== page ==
As a professional coach for close to 20 years, I’ve attracted a number of clients with Toxic Positivity. What is this? I can best describe it as a tendency to put a positive spin on everything. At first blush, people with toxic positivity can come across as upbeat, optimistic and well intentioned. But there is a real downside to this way of being. Coaches with toxic positivity can be dismissive of others’ negative emotions. This can come across as a lack of empathy or being unauthentic, even controlling.
There is no accident I attract clients with toxic positivity. I’ve had this too. Over the years I’ve learned that it came from my discomfort with being with negative emotions like anger and sadness. My own healing came when I learned that all my emotions offer me useful information, and it is OK and important to honor all the feelings and let them pass through me.
When I was in my coach training program years ago, my teacher once said to me after he observed me coaching, “You stepped over the elephant in the room.” What he meant was I didn’t acknowledge my client’s sadness in the moment; instead, I immediately jumped to “what’s your next step.” I didn’t pause to honor where my client was in the present. With more experience, I learned that there is a place for negative feelings when we coach others. It is absolutely important to let our clients have their experience. If they are having a bad day, so be it.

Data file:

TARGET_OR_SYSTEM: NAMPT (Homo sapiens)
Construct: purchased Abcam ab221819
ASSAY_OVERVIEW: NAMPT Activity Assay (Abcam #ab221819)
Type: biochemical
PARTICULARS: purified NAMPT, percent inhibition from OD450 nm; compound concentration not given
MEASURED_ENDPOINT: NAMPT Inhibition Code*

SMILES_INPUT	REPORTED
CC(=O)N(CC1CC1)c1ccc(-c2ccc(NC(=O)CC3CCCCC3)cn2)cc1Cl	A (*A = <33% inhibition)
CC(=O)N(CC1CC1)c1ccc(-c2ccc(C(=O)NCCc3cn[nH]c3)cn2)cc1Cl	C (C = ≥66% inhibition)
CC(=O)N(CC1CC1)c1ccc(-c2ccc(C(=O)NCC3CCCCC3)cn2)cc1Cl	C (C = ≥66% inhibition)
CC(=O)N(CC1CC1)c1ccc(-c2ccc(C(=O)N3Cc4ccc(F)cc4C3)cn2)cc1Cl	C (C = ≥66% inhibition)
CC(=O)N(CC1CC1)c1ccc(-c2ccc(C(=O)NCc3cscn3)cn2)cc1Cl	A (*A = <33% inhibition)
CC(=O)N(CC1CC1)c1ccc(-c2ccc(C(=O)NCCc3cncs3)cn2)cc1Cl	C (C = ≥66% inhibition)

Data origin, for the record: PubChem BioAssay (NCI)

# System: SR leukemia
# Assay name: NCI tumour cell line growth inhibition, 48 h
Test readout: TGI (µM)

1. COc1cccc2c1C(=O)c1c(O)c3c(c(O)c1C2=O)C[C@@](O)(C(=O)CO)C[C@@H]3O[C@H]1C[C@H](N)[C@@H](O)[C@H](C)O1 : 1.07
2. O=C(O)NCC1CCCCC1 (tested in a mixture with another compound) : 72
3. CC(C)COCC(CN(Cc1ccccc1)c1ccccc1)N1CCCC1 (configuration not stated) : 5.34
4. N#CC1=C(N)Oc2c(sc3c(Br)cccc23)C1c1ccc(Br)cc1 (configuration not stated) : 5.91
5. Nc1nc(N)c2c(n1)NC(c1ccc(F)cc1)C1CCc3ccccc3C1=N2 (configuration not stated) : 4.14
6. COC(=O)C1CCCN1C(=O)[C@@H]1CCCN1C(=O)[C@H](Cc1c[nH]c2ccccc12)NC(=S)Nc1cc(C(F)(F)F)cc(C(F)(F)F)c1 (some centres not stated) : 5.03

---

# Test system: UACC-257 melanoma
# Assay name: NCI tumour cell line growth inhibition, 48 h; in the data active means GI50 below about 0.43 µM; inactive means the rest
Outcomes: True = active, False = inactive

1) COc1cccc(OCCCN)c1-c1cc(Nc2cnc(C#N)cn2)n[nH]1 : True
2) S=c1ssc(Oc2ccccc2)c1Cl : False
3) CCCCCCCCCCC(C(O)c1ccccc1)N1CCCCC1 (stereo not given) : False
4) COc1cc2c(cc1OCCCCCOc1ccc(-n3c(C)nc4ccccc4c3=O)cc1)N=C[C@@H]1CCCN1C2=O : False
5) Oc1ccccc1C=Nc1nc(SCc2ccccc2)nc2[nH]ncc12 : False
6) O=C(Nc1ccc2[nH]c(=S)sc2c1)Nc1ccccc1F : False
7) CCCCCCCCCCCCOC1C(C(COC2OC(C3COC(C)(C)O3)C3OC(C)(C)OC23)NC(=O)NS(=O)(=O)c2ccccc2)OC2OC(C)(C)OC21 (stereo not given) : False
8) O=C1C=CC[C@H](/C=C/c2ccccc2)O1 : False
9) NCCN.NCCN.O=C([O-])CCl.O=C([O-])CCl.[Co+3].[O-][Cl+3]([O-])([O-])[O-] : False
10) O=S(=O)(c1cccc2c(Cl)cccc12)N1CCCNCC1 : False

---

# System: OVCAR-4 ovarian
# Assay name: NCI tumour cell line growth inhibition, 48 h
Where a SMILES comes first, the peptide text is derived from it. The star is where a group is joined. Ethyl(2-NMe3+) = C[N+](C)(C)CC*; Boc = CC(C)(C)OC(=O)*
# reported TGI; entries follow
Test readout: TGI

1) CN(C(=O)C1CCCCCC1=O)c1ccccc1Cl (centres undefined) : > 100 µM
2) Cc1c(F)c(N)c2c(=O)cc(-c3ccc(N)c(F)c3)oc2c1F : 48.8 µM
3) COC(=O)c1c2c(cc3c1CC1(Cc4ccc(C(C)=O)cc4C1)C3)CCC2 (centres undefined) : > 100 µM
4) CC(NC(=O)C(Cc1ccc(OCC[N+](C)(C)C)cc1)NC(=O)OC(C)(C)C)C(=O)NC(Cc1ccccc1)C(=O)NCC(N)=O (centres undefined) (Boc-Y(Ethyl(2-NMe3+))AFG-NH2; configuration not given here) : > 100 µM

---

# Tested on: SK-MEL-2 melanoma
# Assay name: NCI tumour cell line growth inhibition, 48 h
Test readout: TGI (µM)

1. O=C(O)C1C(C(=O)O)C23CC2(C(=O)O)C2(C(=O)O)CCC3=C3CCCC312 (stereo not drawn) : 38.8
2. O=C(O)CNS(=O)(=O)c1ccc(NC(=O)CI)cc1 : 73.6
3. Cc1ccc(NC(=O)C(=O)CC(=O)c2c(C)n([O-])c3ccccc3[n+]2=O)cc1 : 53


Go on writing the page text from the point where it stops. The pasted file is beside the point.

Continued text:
How do you know if you tend toward toxic positivity? Notice if you have discomfort being with a client who shows up in a bad place. Do you have a tendency to want to encourage people to be happy or grateful, even when they are struggling? Do you want your client to move quickly to action when they are struggling?
Do You Tend Toward Toxic Positivity?
If you tend towards toxic positivity, here are some things you might say to a client who shows up struggling:
- “Things will work out for you; they always do.”
- “This too shall pass.”
- “What is your next step?”
These are not necessarily “bad” things to say to a client. But instead, consider these responses to the struggling client, which may be more honoring of where the client is:
- “What support do you need?”
- “This sounds very challenging.”
- “What might you do right now to honor your feelings.”
Don’t get me wrong, it’s great to be positive as a coach. After all, we are people of possibility. What I’m talking about is noticing that sometimes positivity can be over the top. We want to mirror our clients. We want to honor their experiences and allow them to have their genuine feelings. To do this as a coach, I believe we have to do our inner work to be at peace with the full range of our feelings. If we are, we are more able to be with our client however they show up.
To learn more about avoiding toxic positivity, working with people as they are, and improving communication and leadership skills, contact Barb for a consultation.